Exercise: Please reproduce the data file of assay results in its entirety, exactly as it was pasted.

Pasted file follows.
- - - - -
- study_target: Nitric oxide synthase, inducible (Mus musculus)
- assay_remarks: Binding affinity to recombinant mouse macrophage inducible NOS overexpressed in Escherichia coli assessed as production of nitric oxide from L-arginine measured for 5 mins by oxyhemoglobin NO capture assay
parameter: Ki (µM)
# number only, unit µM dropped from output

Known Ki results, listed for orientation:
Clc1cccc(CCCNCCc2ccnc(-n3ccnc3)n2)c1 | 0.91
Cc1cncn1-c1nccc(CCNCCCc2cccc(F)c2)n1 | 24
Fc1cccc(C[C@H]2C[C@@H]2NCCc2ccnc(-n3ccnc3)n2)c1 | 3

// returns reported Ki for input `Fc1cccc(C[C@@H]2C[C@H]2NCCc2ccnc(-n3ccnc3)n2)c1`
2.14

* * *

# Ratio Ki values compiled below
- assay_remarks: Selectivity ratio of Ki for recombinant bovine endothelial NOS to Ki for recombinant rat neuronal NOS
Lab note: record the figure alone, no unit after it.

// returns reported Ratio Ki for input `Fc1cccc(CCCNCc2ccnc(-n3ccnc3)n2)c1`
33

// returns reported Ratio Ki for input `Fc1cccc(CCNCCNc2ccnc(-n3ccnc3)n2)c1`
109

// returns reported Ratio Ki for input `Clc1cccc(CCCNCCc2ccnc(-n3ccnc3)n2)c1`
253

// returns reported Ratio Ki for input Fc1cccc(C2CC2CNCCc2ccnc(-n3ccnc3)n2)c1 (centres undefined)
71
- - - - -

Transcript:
- study_target: Nitric oxide synthase, inducible (Mus musculus)
- assay_remarks: Binding affinity to recombinant mouse macrophage inducible NOS overexpressed in Escherichia coli assessed as production of nitric oxide from L-arginine measured for 5 mins by oxyhemoglobin NO capture assay
parameter: Ki (µM)
# number only, unit µM dropped from output

Known Ki results, listed for orientation:
Clc1cccc(CCCNCCc2ccnc(-n3ccnc3)n2)c1 | 0.91
Cc1cncn1-c1nccc(CCNCCCc2cccc(F)c2)n1 | 24
Fc1cccc(C[C@H]2C[C@@H]2NCCc2ccnc(-n3ccnc3)n2)c1 | 3

// returns reported Ki for input `Fc1cccc(C[C@@H]2C[C@H]2NCCc2ccnc(-n3ccnc3)n2)c1`
2.14

* * *

# Ratio Ki values compiled below
- assay_remarks: Selectivity ratio of Ki for recombinant bovine endothelial NOS to Ki for recombinant rat neuronal NOS
Lab note: record the figure alone, no unit after it.

// returns reported Ratio Ki for input `Fc1cccc(CCCNCc2ccnc(-n3ccnc3)n2)c1`
33

// returns reported Ratio Ki for input `Fc1cccc(CCNCCNc2ccnc(-n3ccnc3)n2)c1`
109

// returns reported Ratio Ki for input `Clc1cccc(CCCNCCc2ccnc(-n3ccnc3)n2)c1`
253

// returns reported Ratio Ki for input Fc1cccc(C2CC2CNCCc2ccnc(-n3ccnc3)n2)c1 (centres undefined)
71